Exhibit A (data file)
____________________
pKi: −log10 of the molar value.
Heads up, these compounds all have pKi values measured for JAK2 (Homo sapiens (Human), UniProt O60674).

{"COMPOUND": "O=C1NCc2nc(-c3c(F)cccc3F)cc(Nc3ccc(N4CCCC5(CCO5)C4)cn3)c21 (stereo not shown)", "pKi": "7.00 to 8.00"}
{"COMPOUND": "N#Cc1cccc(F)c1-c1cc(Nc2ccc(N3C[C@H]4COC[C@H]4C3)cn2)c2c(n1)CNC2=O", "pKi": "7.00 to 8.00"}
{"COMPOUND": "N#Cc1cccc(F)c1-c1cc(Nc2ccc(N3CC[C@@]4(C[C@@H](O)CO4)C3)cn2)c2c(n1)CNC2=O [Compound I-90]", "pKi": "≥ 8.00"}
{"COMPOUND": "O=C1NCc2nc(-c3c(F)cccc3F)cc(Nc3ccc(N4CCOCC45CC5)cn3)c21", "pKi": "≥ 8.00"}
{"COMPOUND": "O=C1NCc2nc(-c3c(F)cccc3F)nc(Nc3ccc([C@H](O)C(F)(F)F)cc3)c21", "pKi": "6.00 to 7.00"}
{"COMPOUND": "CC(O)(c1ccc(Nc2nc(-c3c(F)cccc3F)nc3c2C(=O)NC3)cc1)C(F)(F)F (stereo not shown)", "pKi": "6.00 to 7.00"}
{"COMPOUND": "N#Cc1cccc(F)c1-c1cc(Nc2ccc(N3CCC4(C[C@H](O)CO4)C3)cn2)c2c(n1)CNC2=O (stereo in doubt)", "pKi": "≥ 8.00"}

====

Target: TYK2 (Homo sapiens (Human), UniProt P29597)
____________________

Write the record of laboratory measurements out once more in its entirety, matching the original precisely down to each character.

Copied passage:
pKi: −log10 of the molar value.
Heads up, these compounds all have pKi values measured for JAK2 (Homo sapiens (Human), UniProt O60674).

{"COMPOUND": "O=C1NCc2nc(-c3c(F)cccc3F)cc(Nc3ccc(N4CCCC5(CCO5)C4)cn3)c21 (stereo not shown)", "pKi": "7.00 to 8.00"}
{"COMPOUND": "N#Cc1cccc(F)c1-c1cc(Nc2ccc(N3C[C@H]4COC[C@H]4C3)cn2)c2c(n1)CNC2=O", "pKi": "7.00 to 8.00"}
{"COMPOUND": "N#Cc1cccc(F)c1-c1cc(Nc2ccc(N3CC[C@@]4(C[C@@H](O)CO4)C3)cn2)c2c(n1)CNC2=O [Compound I-90]", "pKi": "≥ 8.00"}
{"COMPOUND": "O=C1NCc2nc(-c3c(F)cccc3F)cc(Nc3ccc(N4CCOCC45CC5)cn3)c21", "pKi": "≥ 8.00"}
{"COMPOUND": "O=C1NCc2nc(-c3c(F)cccc3F)nc(Nc3ccc([C@H](O)C(F)(F)F)cc3)c21", "pKi": "6.00 to 7.00"}
{"COMPOUND": "CC(O)(c1ccc(Nc2nc(-c3c(F)cccc3F)nc3c2C(=O)NC3)cc1)C(F)(F)F (stereo not shown)", "pKi": "6.00 to 7.00"}
{"COMPOUND": "N#Cc1cccc(F)c1-c1cc(Nc2ccc(N3CCC4(C[C@H](O)CO4)C3)cn2)c2c(n1)CNC2=O (stereo in doubt)", "pKi": "≥ 8.00"}

====

Target: TYK2 (Homo sapiens (Human), UniProt P29597)